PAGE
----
Existing writing
Public Art: An Expanded Field
byAilbhe Murphy

The shift in the traditional cycle of commissioning and production; the  expanded arena for public art; complex institutional frameworks; relational practices; nature of invitation to artists; communities role in shaping arts in their area and in control of resources; In Context, South Dublin; Breaking Ground, Ballymun; Place, Identity and People, Dun Laoghaire-Rathdown.

Up until the twentieth century public art was confined to certain traditions of monumentality. Those traditions were themselves connected to ideological functions which tended to place public art in the service of state systems for referencing larger historical narratives. Dominated by the personification of the victor-hero, public art in that monumental form functioned largely as a codification of war and revolution. Among the many transformations arising out of the cultural and political upheavals of the 1960s we have seen that static monumentality transformed into a new lexicon of expression. Public art has been liberated from the relation with time to which monumentality had confined it, that is to say its permanence. The temporary has now found a new relation with the spectacular. At the same time there has been a multiplication of modes of presentation and artistic forms, crossing lines between the sculptural, cinematic and literary. There has also been a break in the traditional cycle of production. The familiar sequence of commission, production and placement has been counter-balanced by more conjectural modes characterised by quasi-democratised processes of development and realisation. Within this expanded repertoire of practices potential audiences can engage as producers at certain points, no doubt with varying degrees of authorship and  autonomy for both artist and participants.

In Ireland, these shifts are discernible within the programmatic vocabulary of many of the major public art programmes developing across the country. Increasingly, we have seen a greater diversity of commissioning across all art forms combined with a stated desire to engage more directly with people, place and context. In the Dublin region alone the extensive infrastructural development of the last decade has given rise to a number of per cent for art programmes. These include South Dublin County Council's per cent for art programme InContext 3, now in its third phase. In 2002 on Dublin's Northside, Ballymun Regeneration Ltd launched Breaking Ground, a per cent for art programme which has was continued up to the present day. More recently, on Dublin's Southside the Dun Laoghaire Rathdown County Council have established their own per cent for art scheme entitled People, Place and Identity. Public art in these contexts is now made up of multiple discourses from within arts practice itself, from within the community development sector and those of regional and local government. Taken together, this discursive matrix forms a complex inter-institutional framework which artists increasingly find themselves working within. In such an expanded arena for public art practice, non-art disciplines can be usefully drawn upon to formulate a broader analytical register that can make critical connections to the social and cultural contexts in which the art is produced. Whenever artists begin to engage directly with the situated socio-cultural reference points for communities of place, a negotiated relational process becomes activated. This relational field is in part shaped by the nature of the invitation extended between artists and those communities of place. I would argue that in longer term public art programmes in particular, the potential for the distribution of cultural capital beyond the figure of the artist alone has to with the source of that initial invitation. Per cent for art programmes are now formulated within a diverse range of commissioning processes, a multitude of art forms and an ever more diverse range of project structures. Somewhere within the scope of these new possibilities we must attend to the opportunities for communities to not only participate in the artist-led project or to devise their own, but to be directly involved in shaping a sustainable framework for the provision of arts and cultural practice for their area. In the context of such extensive regeneration programmes where the majority of my own practice as an artist has been focused, urban communities experience profound change in their architectural, social and cultural landscape.  As such, programmes are often accompanied by considerable financial resources for arts and cultural practice and we must observe who gets to extend the invitation to engage and who then participates.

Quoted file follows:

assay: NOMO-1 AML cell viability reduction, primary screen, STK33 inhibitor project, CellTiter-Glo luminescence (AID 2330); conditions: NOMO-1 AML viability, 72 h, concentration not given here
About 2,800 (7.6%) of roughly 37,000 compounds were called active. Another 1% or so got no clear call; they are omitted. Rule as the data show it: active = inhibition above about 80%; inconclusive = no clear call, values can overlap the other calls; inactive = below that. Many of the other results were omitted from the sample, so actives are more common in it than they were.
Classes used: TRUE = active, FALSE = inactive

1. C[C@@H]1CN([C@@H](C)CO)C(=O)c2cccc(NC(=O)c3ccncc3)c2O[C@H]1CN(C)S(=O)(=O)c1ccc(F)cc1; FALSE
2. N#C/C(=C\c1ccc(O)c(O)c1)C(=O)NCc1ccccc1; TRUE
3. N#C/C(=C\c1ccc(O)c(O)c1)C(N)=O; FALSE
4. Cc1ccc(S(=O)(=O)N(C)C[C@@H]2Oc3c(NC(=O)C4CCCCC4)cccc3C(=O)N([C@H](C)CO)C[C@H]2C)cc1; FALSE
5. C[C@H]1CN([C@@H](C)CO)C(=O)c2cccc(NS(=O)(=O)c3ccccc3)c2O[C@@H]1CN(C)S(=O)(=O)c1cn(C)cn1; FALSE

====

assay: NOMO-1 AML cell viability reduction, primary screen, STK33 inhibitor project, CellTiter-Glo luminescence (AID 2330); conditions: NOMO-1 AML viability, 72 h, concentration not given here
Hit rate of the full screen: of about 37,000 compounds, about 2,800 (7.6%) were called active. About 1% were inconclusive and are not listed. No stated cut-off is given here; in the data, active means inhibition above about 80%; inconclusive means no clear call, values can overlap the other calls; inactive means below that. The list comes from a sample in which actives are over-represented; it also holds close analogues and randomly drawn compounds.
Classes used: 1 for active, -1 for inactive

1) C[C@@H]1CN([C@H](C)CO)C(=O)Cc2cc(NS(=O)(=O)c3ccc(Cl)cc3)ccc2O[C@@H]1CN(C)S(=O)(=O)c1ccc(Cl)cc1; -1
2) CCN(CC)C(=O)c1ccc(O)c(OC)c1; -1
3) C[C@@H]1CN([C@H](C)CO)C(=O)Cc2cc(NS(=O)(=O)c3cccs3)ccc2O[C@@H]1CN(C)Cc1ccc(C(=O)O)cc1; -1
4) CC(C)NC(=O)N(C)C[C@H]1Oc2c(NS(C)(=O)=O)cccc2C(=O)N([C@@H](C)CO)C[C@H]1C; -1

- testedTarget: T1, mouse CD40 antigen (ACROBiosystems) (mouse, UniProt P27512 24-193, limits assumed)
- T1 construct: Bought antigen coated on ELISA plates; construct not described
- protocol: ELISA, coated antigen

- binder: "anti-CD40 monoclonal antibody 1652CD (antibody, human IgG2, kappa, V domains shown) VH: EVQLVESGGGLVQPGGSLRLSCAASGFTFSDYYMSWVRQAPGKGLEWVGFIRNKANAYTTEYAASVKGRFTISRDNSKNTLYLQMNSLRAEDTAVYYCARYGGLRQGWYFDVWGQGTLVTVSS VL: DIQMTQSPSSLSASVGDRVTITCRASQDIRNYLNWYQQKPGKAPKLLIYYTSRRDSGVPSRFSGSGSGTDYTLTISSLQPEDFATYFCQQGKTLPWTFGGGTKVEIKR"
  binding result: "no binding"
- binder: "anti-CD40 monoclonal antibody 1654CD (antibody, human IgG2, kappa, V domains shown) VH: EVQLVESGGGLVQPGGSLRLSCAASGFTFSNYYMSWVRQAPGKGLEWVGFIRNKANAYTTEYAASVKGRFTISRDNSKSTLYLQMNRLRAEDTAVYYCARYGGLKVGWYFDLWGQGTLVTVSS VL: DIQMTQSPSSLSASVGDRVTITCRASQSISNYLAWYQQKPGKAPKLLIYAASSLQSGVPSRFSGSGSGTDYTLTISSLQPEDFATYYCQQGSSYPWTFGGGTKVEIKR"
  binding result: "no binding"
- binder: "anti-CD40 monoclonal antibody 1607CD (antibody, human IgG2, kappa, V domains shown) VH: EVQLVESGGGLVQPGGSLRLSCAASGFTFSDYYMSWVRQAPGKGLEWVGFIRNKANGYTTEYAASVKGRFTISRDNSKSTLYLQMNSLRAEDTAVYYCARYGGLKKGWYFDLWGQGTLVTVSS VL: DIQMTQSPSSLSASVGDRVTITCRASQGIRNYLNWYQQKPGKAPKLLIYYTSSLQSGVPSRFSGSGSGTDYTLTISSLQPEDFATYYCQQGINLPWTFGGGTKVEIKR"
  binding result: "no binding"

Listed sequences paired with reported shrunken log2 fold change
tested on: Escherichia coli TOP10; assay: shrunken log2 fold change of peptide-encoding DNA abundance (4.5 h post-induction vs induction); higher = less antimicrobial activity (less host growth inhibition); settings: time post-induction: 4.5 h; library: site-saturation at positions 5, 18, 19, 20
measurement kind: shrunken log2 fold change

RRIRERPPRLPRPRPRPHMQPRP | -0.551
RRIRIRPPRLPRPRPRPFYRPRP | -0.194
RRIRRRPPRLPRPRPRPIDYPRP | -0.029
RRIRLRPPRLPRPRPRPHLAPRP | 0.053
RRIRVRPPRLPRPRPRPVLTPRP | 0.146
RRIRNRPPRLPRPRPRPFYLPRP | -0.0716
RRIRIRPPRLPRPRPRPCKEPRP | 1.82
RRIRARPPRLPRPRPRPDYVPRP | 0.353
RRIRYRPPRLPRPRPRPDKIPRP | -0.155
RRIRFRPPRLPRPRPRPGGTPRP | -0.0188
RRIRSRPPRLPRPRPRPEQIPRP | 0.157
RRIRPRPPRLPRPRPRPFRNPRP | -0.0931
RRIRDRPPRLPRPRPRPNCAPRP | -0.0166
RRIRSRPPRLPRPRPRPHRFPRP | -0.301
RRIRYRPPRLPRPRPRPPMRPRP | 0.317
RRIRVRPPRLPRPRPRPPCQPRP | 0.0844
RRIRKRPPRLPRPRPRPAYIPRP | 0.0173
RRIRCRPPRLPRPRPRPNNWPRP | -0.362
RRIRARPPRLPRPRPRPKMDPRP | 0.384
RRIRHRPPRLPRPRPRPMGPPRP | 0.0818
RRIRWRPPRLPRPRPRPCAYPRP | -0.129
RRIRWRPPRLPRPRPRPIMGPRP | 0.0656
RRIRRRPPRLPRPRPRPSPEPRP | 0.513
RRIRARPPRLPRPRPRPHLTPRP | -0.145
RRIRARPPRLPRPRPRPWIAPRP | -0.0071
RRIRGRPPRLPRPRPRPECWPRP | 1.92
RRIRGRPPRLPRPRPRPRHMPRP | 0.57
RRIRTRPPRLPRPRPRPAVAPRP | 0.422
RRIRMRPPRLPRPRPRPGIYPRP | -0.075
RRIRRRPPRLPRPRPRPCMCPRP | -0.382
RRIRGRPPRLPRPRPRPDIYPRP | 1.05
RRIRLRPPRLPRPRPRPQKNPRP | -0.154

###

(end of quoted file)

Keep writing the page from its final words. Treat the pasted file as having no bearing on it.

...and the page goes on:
Public art programmes provide valuable and important experiences and opportunities for artists. Current trends towards situated and / or engaged practice which are predicated on dialogue and creative exchange go some way towards dissolving the notion of community and place as some sort of a historical canvas upon which to inscribe the mark of creativity. My ambition for such programmes would be to extend all our understandings and experience via a genuinely cross-disciplinary contemporary arts practice. I believe we have also arrived at a point in the history of this kind of practice where we can legitimately ask what the potential might be for the transfer of resources to locally-based community and cultural interests. Such a shift in the control of resources would constitute a counterpoint to the often nomadic nature of public art practice and its administration, towards creating the conditions for more enduring creative investment between artists and those communities who live and remain in place.


In Context
Dun Laoghaire Rathdown Co. Co. Public Art Project
Breaking Ground